New York Times public editor Margaret Sullivan:
The policy, several months in the making, is the result of newsroom leaders consulting with “a number of our most experienced reporters and editors,” the email said.
It requires one of three top editors to review and sign off on articles that depend primarily on information from unnamed sources – particularly those that “hinge on a central fact” from such a source, [Matt] Purdy told me last week in an interview. The editors are [Dean] Baquet, Mr. Purdy, and Susan Chira, another deputy executive editor. […]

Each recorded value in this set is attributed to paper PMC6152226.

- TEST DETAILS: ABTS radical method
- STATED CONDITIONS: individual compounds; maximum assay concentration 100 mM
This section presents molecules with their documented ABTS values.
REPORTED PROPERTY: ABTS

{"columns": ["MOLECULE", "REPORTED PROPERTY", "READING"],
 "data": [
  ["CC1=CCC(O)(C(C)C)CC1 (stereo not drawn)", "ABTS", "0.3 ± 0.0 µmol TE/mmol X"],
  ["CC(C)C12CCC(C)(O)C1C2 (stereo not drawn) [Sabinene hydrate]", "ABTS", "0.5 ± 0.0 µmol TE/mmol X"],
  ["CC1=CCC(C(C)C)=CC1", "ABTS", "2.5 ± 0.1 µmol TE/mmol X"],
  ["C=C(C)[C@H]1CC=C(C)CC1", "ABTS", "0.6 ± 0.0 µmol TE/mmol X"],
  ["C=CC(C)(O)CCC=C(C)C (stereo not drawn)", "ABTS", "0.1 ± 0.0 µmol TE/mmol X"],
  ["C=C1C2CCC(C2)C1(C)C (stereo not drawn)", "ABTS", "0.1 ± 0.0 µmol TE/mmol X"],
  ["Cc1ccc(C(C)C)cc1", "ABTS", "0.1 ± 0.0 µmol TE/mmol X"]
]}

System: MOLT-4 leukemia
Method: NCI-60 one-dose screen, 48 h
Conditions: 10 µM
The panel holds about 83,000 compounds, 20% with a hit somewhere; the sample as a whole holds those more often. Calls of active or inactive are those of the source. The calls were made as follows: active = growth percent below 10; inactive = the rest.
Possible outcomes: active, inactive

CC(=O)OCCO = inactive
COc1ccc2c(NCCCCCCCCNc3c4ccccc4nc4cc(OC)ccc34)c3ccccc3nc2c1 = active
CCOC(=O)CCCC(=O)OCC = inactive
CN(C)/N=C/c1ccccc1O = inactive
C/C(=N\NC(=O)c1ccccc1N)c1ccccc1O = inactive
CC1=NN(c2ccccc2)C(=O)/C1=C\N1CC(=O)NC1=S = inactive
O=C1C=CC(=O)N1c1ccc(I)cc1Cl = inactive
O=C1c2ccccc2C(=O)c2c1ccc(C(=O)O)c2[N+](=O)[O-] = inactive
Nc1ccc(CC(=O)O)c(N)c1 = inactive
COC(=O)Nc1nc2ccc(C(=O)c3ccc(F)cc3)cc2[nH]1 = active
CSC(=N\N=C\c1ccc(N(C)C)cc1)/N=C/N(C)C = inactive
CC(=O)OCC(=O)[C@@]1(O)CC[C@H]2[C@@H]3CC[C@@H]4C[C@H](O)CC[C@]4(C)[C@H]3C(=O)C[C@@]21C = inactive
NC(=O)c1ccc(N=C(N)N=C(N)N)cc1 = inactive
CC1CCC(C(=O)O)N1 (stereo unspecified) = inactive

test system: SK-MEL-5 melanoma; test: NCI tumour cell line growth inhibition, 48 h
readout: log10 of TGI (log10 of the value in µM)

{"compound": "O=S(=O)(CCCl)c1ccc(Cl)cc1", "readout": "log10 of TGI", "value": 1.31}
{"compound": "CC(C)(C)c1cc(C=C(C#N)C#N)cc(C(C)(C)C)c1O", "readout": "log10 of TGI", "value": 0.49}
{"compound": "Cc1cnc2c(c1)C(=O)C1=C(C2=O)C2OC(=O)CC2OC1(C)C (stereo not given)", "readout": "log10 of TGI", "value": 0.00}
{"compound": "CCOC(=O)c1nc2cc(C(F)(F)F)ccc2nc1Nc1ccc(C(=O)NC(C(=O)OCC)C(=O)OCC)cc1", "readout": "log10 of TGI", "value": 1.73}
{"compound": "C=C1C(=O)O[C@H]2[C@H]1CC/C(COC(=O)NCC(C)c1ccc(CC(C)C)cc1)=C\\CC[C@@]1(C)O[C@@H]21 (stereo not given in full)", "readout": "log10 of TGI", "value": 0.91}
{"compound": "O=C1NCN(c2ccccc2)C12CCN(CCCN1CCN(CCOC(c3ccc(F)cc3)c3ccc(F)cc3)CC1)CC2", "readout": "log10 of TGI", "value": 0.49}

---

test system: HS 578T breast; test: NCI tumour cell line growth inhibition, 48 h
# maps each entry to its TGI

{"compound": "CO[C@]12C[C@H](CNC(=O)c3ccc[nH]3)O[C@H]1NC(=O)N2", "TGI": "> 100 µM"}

The new policy also aims to significantly “ratchet down the use of anonymous quotation,” Mr. Purdy said. It would make such quotation relatively rare. Too often, he said, such direct quotations allow sources to express “their impression, their spin, their agenda” without accountability. And, he said, they don’t allow readers to evaluate motive because they don’t know where the information is coming from.
Anonymous sourcing is increasingly common, so much so that someone created a website several years ago mocking the press’ clichéd use of them.1 I think that we’ve lost some skepticism for stories that utilize anonymous sources, and I think it’s due to the regularity of their use. They’re invaluable for storytelling and news gathering, but the Times and many others have failed to vet their sources and, as a result, have published incorrect and sometimes damaging stories. This is a necessary move that newsrooms should copy.